Cardiac and Vascular Interventions

Coronary Angioplasty and Stent Placement

angioplasty-stentAngioplasty and stent placement are techniques for re-opening blocked or narrowed coronary arteries. The procedures can be performed to relieve angina, abort a heart attack, or to improve the function of the heart in patients with heart failure. Most procedures only require one overnight stay in the hospital. Angioplasty is the use of a tiny balloon to compress plaque to the sides of an artery and to widen the inside of the artery (the lumen), increasing blood flow. Once the artery is opened by angioplasty, a small, metal mesh tube called a stent is used to prop the artery open.

Transcatheter Aortic Valve Replacement (TAVR)

TAVR brings together cutting edge technology and sophisticated medical techniques to offer the benefits of an aortic valve replacement to patients who may not be surgical candidates. In this minimally invasive procedure, a team of physicians uses a catheter to deliver the prosthetic valve to the heart though a balloon small enough to go through an artery. Once the valve is in place, it is carefully deployed to improve cardiac function. Most procedures require a short hospital stay and offer a relatively rapid recovery.

Peripheral Vascular Angiography and Stent Placement

Angioplasty and stent placement are techniques used for treating blocked or narrowed arteries. These techniques can be performed on the arteries of the legs or arms to relieve burning or pain in muscles, when the symptoms are caused by insufficient blood flow. Angioplasty can also be performed on the arteries supplying the kidneys, in certain patients who have renal insufficiency and/or hypertension which cannot be controlled easily by medications. Finally, angioplasty and stenting is being performed on patients with narrowing of the carotid arteries (arteries supplying the brain). Angioplasty is the use of a tiny balloon to compress plaque to the sides of an artery and to widen the inside of the artery (the lumen), increasing blood flow. Once the artery is opened by angioplasty, a small, metal mesh tube called a stent is used to prop the artery open.

Pacemaker Implantation

Pacemakers are used for chronic conditions that cause persistent or intermittent slowing of the heart rate. If heart muscle cells are damaged such that electrical signals to the heart are interrupted, delayed, or sent down the wrong path, the heartbeat may become irregular, too fast, or too slow. Others are born with conditions that may also cause similar irregularities. Pacemaker insertion is often a straightforward procedure, is done under local anesthesia and light sedation, and requires only one overnight stay in the hospital.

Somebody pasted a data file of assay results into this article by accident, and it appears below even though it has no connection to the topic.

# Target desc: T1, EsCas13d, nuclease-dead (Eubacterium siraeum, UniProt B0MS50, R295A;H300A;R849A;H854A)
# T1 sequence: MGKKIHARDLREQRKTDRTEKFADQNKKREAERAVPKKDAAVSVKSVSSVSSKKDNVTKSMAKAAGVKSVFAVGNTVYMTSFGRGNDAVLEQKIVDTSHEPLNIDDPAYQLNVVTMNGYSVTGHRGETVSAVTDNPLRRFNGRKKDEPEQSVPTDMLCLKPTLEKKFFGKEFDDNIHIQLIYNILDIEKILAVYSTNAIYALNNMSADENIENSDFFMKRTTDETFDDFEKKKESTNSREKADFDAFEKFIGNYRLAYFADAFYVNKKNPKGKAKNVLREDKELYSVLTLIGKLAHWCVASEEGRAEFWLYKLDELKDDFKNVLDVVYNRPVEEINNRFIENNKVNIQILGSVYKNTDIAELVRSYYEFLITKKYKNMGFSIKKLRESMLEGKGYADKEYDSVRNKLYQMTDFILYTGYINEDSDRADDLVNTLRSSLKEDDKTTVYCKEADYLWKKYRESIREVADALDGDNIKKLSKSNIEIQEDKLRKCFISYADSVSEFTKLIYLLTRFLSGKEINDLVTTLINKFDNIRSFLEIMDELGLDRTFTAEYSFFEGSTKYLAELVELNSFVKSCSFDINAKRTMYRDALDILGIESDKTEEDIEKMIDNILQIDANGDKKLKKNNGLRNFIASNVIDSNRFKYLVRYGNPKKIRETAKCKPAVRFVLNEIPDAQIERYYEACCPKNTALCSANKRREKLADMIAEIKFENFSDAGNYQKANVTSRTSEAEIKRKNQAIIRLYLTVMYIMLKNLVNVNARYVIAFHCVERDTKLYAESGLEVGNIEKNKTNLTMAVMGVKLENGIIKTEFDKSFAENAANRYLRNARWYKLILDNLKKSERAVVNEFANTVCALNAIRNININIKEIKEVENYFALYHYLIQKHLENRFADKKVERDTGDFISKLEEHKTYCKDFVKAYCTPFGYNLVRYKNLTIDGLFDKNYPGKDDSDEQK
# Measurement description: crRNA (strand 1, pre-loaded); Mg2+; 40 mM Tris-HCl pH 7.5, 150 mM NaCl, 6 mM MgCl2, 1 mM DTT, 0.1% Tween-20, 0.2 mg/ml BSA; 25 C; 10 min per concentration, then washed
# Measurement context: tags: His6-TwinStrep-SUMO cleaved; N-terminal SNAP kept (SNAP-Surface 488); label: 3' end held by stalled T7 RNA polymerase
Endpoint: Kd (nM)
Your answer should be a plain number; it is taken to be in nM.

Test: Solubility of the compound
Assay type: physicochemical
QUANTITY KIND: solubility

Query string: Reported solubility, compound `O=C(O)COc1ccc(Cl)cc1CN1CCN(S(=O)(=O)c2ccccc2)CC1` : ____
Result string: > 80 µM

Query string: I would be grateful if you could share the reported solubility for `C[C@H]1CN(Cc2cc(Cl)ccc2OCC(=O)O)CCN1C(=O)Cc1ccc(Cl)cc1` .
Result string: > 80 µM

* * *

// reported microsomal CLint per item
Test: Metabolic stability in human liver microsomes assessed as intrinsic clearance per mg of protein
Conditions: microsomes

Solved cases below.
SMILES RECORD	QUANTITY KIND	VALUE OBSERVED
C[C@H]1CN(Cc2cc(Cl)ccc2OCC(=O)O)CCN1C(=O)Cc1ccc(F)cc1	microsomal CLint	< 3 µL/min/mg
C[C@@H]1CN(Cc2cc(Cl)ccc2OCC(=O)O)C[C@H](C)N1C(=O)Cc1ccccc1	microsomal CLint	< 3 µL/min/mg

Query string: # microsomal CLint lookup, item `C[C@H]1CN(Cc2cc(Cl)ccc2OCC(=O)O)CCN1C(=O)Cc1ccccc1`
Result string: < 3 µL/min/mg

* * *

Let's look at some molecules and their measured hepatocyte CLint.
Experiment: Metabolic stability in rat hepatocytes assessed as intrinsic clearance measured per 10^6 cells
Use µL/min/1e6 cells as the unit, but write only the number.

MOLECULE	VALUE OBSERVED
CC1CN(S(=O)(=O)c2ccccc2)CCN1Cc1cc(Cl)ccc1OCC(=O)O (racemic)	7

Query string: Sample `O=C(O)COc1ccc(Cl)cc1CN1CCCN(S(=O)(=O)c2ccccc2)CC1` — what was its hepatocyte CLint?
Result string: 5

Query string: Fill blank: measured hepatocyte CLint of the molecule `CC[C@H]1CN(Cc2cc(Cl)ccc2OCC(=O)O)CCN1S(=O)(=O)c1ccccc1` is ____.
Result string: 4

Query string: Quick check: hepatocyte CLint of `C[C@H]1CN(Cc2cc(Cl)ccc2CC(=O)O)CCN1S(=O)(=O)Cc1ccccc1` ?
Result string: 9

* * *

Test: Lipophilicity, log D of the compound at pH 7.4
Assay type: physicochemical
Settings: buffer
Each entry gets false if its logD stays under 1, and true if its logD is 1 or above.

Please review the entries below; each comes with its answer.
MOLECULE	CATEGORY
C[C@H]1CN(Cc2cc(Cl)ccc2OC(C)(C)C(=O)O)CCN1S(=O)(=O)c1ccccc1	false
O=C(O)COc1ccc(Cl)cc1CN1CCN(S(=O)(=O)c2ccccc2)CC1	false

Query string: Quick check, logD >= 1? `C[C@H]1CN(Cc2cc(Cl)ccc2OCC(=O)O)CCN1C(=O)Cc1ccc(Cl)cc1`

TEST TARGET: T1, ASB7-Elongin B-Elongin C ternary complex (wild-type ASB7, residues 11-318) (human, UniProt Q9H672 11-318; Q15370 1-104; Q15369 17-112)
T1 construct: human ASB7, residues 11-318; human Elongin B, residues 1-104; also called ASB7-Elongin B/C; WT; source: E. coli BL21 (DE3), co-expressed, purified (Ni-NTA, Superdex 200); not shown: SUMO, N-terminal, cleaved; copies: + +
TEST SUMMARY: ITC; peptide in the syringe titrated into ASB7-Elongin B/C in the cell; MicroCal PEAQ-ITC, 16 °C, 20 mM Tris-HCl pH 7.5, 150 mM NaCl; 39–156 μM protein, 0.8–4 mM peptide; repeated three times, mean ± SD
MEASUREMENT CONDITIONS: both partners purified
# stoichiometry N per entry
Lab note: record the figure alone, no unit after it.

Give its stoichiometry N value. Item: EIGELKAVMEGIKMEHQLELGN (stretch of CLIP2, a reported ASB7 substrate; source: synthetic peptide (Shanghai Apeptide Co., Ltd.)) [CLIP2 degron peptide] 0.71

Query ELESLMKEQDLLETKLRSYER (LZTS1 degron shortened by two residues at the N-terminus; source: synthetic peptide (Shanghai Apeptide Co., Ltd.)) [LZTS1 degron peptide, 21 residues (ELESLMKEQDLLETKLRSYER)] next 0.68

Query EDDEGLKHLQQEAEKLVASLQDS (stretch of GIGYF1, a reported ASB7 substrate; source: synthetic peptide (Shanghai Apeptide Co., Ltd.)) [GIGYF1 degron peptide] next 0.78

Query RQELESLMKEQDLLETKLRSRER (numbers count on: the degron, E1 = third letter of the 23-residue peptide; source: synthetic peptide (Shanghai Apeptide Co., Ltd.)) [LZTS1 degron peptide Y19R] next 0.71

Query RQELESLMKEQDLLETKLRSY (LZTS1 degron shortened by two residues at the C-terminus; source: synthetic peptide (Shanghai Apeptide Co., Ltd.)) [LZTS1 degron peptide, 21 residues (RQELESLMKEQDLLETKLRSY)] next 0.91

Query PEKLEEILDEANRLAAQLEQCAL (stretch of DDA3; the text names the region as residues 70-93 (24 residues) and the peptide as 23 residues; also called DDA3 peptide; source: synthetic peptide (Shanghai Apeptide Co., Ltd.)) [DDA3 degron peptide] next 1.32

Internal Cardiac Defibrillator Implantation

Internal Cardiac Defibrillators (ICDs) are devices that monitor the heart’s rhythm, and have the ability to correct a life-threatening arrhythmia and restore a normal heart beat by delivering a shock to the heart. They can also act like pacemakers, to take control of the hearts rhythm, without having to generate a shock. Indications for an ICD can include: history of cardiac arrest, heart failure, and other conditions which have a high risk for the development of arrhythmias. Implantation of an ICD is usually straightforward; only one hospital night stay is required. The small device is implanted under the skin and connected to the heart with specialized wires, called leads.

Cardioversion

Cardioversion is a procedure that uses electrical energy to correct abnormal rhythms of the heart, such as atrial fibrillation or atrial flutter. It is an outpatient procedure, and is performed at the hospital under sedation.

Patent Foramen Ovale (PFO) Closure

After birth, our heart continues to develop. Patients with Patent Foramen Ovale (PFO) have a hole between the right and left upper chambers of their heart, or atria, that did not close as expected in infancy. While up to 1 in every 4 persons may have a PFO, most do not know they have it and do not require treatment. PFO may be diagnosed following diagnostic imaging, such as an echocardiogram. Your cardiologist may request a Bubble Study or use Color Flow Doppler to better visualize your heart. In some circumstances, your physician may recommend PFO closure. This may be done using a cardiac catheter to bring a medical device to the opening and effectively plug the hole, or as a surgical repair.

Atrial Septal Defect (ASD) Repair

An Atrial Septal Defect (ASD) is also a hole in the heart between the right and left chambers of the heart, or atria. Unlike PFO, ASD is considered congenital as it began before birth. The cause is not known, but genetics may be a factor. While a large ASD will likely be identified and treated early in life, small ASD may not be diagnosed or require treatment. Diagnosis typically involves testing, including electrocardiograms and echocardiograms. Where there is significant blood flow through the defect, referred to as shunting, or the right side of your heart is bigger than normal, treatment is recommended. Many ASD may be closed with a medical device brought to the opening on a cardiac catheter to plug the hole. In other situations, surgery may be needed. Both surgery and catheterization require careful follow up with your cardiologist.